Vicodin is a combination of hydrocodone, which is an opiate painkiller, and acetaminophen. Vicodin tablets contain less than 15 milligrams of hydrocodone, but even at that low level this painkiller was recently moved up on the schedule of controlled substances because of increasing levels of Vicodin abuse and opiate addiction that have been reported throughout the United States. When used properly, Vicodin is extremely effective at alleviating pain, but as with all opiate substances, a person can become quickly addicted to Vicodin. A Vicodin abuser whose prescription has expired will often first try to find supplies of the drug from friends and neighbors, who may have extra quantities of Vicodin or other hydrocodone pain relievers after surgery or some other event that required pain control medication. As cravings increase, a Vicodin addict will look for illicit sources of Vicodin. The end game for Vicodin abuse occurs when a Vicodin addict switches to heroin or some other readily-available illegal opiate substance.
Most individuals who become addicted to Vicodin will receive a prescription for a small supply (usually thirty days or less) from their physicians, who recommend Vicodin as a pain remedy. Physicians and pharmacists have been trained to warn patients of the risks of Vicodin addiction, and most patients begin their Vicodin use with the best of intentions to be careful with the drug. As their systems acclimate to Vicodin, they may begin to take it more frequently and in larger doses in order to achieve the same painkilling effects that they felt when they first used Vicodin. This is the first stage of Vicodin addiction.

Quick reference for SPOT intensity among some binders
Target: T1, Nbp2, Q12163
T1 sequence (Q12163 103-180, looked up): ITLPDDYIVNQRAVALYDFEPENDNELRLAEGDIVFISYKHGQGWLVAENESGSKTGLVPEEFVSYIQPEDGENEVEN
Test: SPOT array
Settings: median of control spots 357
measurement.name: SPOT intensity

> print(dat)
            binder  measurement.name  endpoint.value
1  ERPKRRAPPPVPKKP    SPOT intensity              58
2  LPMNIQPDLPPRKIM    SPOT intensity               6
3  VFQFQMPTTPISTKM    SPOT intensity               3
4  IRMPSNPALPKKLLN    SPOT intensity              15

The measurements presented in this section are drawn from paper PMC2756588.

The U.S. Drug Enforcement Agency recently classified Vicodin a Schedule II drug. One of the effects of that classification is that a physician will no longer renew a Vicodin prescription by telephone, and the patient must schedule an in-office personal consultation with his or her physician to qualify for a renewal. Even then, the physician can refuse to renew the prescription.
A person who is in the initial stages of addiction will then shop around for a different doctor who will write a new prescription, or he may try to get the drug online or through other illegal sources. If you have used Vicodin and you find yourself in a similar situation, you should understand that you are exhibiting classic early signs of Vicodin addiction. Because opiate addiction creates intense physical and psychological cravings for the drug, you should not tell yourself that you can handle these cravings without assistance. People who succumb to opiate addiction will deny their problems and lie to themselves and others even as the addiction gets worse. Self-delusion is another classic sign of addiction.
Treating Vicodin Addiction
Apart from the problems caused by addiction to the opiates in Vicodin, a person who uses excess amounts of this drug will ingest dangerous levels of the acetaminophen painkiller that is blended with Hydrocodone to make Vicodin. Acetaminophen can build up and cause serious organ damage in a Vicodin addict’s system. Like other opiate products, Vicodin can cause stomach and bowel problems. A Vicodin addict will feel stomach pains as these problems intensify, and those pains can create cravings for greater quantities of the painkiller drug.
Prescription opiate painkiller addiction is a growing problem in the United States, which accounts for a lopsided majority of worldwide prescription opiate sales.
If you have been using Vicodin and are concerned that your use is becoming an addiction, please call the Last Resort Recovery Center near Austin, Texas, at 512-360-3600.
We can evaluate your use of Vicodin and recommend the best course of action to stop the problem before it overwhelms you.